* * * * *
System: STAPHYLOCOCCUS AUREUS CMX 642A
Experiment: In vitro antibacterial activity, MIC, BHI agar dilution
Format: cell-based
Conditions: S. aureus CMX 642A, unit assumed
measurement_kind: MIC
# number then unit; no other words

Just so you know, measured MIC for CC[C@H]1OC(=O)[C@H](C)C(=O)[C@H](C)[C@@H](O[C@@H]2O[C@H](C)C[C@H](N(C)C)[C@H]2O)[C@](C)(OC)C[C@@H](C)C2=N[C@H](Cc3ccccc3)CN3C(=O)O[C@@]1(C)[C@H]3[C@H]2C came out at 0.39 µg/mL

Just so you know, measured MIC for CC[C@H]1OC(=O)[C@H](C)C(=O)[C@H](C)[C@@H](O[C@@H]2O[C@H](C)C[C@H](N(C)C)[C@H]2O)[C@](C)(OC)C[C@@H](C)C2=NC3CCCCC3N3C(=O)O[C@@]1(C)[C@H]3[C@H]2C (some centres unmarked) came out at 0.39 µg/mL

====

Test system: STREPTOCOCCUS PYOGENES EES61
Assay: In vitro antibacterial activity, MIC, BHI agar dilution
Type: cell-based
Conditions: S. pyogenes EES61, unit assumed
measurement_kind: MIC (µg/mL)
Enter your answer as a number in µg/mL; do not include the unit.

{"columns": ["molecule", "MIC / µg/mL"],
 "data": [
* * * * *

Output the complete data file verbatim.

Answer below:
System: STAPHYLOCOCCUS AUREUS CMX 642A
Experiment: In vitro antibacterial activity, MIC, BHI agar dilution
Format: cell-based
Conditions: S. aureus CMX 642A, unit assumed
measurement_kind: MIC
# number then unit; no other words

Just so you know, measured MIC for CC[C@H]1OC(=O)[C@H](C)C(=O)[C@H](C)[C@@H](O[C@@H]2O[C@H](C)C[C@H](N(C)C)[C@H]2O)[C@](C)(OC)C[C@@H](C)C2=N[C@H](Cc3ccccc3)CN3C(=O)O[C@@]1(C)[C@H]3[C@H]2C came out at 0.39 µg/mL

Just so you know, measured MIC for CC[C@H]1OC(=O)[C@H](C)C(=O)[C@H](C)[C@@H](O[C@@H]2O[C@H](C)C[C@H](N(C)C)[C@H]2O)[C@](C)(OC)C[C@@H](C)C2=NC3CCCCC3N3C(=O)O[C@@]1(C)[C@H]3[C@H]2C (some centres unmarked) came out at 0.39 µg/mL

====

Test system: STREPTOCOCCUS PYOGENES EES61
Assay: In vitro antibacterial activity, MIC, BHI agar dilution
Type: cell-based
Conditions: S. pyogenes EES61, unit assumed
measurement_kind: MIC (µg/mL)
Enter your answer as a number in µg/mL; do not include the unit.

{"columns": ["molecule", "MIC / µg/mL"],
 "data": [